For three days in the fall of 1846, U.S. and Mexican soldiers fought fiercely in the picturesque city of Monterrey, turning the northern Mexican town, known for its towering mountains and luxurious gardens, into one of the nineteenth century's most gruesome battlefields. Led by Brigadier General Zachary Taylor, graduates of the U.S. Military Academy encountered a city almost perfectly protected by mountains, a river, and a vast plain. Monterrey's ideal defensive position inspired more than one U.S. soldier to call the city "a perfect Gibraltar." The first day of fighting was deadly for the Americans, especially the newly graduated West Point cadets. But they soon adjusted their tactics and began fighting building to building.
Chris D. Dishman conveys in a vivid narrative the intensity and drama of the Battle of Monterrey, which marked the first time U.S. troops engaged in prolonged urban combat. Future Civil War generals and West Point graduates fought desperately alongside rough Texan, Mississippian, and Tennessean volunteers. General Taylor engineered one of the army's first wars of maneuver at Monterrey by sending the bulk of his troops against the weakest part of the city, and embedded press reporters wrote eyewitness accounts of the action for readers back in the States. Dishman interweaves descriptions of troop maneuvers and clashes between units using pistols and rifles with accounts of hand-to-hand combat involving edged weapons, stones, clubs, and bare hands. He brings regular soldiers and citizen volunteers to life in personal vignettes that draw on firsthand accounts from letters, diaries, and reports written by men on both sides. An epilogue carries the narrative thread to the conclusion of the war.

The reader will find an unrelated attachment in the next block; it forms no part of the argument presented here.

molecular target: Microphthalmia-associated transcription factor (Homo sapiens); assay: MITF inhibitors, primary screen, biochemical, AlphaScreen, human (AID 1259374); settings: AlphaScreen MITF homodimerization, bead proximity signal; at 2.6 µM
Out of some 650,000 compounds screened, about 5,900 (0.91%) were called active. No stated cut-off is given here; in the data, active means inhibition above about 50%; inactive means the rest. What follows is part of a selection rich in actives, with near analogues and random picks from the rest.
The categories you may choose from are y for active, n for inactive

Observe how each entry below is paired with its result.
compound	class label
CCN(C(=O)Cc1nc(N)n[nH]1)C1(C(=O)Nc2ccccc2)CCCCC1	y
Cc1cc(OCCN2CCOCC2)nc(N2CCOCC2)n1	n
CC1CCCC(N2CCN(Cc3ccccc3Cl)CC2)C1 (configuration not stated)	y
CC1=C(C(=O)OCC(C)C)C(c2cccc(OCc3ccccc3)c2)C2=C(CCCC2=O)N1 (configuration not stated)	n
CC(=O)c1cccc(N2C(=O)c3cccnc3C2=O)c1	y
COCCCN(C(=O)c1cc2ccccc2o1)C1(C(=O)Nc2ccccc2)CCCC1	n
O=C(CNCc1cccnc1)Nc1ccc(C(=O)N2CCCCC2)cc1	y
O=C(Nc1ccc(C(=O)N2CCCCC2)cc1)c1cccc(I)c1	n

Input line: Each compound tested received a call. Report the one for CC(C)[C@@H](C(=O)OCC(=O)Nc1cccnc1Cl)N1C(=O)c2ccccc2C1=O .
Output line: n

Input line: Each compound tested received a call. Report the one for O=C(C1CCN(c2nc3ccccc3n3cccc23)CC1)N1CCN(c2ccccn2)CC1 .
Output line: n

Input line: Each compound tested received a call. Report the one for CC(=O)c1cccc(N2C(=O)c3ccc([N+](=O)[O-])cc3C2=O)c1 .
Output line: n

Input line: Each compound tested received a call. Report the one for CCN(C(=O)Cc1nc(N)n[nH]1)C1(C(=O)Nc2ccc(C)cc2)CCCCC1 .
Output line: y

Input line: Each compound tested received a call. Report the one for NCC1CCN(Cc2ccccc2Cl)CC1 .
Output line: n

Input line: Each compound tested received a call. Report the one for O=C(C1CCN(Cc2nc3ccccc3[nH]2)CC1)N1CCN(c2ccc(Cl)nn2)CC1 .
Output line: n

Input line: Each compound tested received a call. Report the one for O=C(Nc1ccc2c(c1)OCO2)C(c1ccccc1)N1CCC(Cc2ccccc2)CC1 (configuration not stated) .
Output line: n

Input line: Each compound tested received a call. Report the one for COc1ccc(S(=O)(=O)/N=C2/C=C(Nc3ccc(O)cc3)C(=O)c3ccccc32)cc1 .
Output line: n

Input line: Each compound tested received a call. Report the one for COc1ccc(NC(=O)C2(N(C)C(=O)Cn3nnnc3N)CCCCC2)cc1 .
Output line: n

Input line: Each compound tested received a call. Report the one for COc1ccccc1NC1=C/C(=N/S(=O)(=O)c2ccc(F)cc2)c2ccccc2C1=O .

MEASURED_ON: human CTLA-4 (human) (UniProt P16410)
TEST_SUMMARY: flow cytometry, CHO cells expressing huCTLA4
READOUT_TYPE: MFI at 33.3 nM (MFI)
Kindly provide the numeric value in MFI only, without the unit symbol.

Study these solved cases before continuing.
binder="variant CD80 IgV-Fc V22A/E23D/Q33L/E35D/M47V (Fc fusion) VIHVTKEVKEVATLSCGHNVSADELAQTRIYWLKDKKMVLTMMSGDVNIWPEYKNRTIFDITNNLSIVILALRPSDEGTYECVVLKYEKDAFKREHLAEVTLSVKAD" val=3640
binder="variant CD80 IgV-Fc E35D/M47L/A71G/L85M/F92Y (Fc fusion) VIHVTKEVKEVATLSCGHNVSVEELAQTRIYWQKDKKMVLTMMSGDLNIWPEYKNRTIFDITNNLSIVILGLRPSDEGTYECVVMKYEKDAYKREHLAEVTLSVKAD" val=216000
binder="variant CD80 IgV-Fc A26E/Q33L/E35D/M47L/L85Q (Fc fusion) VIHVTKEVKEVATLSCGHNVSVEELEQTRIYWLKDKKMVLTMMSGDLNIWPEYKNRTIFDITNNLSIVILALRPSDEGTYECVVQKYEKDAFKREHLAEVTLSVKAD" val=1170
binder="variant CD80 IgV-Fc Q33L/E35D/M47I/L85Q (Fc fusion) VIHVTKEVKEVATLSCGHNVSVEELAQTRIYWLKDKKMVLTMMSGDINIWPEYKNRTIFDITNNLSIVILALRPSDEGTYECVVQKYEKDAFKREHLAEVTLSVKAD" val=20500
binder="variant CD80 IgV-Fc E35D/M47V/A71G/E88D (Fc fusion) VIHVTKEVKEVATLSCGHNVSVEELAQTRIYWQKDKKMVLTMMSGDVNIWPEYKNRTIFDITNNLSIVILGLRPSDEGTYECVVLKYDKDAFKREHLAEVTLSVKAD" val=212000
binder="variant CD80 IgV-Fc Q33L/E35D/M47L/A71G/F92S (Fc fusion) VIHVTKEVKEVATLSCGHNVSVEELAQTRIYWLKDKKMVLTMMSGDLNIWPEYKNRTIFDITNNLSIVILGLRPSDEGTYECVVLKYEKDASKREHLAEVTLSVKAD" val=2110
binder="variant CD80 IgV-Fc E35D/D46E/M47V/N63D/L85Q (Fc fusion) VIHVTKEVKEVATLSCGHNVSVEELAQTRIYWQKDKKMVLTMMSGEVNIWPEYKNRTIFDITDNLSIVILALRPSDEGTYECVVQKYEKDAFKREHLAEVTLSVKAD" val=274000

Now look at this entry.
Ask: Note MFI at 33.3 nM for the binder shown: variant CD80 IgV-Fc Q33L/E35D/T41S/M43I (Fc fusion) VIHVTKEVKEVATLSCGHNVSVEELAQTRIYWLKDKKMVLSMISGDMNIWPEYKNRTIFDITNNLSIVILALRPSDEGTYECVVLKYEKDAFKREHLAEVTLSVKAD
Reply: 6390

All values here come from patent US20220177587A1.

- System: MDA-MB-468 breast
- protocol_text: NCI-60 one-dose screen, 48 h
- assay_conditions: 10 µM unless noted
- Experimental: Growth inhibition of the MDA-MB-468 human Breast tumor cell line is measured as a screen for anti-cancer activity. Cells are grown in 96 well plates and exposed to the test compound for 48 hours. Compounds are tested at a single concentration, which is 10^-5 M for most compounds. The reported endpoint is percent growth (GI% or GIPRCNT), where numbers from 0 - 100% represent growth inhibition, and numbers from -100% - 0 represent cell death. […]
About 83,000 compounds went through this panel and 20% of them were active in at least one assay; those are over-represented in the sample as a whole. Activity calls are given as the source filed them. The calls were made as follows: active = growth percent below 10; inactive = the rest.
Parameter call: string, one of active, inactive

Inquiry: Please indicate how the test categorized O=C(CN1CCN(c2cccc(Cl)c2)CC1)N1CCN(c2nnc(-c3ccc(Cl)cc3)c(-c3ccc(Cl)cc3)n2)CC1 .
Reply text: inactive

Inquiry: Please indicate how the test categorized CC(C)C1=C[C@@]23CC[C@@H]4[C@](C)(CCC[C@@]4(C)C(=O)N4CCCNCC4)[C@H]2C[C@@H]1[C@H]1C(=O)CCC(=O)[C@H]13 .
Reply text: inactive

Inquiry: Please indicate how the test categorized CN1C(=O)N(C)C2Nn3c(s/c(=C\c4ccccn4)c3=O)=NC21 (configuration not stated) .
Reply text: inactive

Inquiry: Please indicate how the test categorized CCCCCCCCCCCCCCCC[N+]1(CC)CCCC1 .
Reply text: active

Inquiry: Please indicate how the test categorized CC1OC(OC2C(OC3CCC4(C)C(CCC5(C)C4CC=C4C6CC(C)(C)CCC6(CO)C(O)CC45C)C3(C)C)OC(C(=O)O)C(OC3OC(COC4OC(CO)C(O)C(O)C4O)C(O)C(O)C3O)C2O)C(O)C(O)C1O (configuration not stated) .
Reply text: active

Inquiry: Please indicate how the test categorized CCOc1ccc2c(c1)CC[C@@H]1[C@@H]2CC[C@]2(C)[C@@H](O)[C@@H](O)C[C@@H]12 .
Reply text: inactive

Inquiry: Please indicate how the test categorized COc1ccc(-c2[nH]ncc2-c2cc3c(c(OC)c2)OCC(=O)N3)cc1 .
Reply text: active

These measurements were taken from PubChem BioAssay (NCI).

Dishman has canvassed a wide range of Mexican and American sources and walked Monterrey's streets and battlefields. Accompanied by maps and period illustrations, this skillfully written history will interest scholars, history enthusiasts, and everyone who enjoys a true war story well told.
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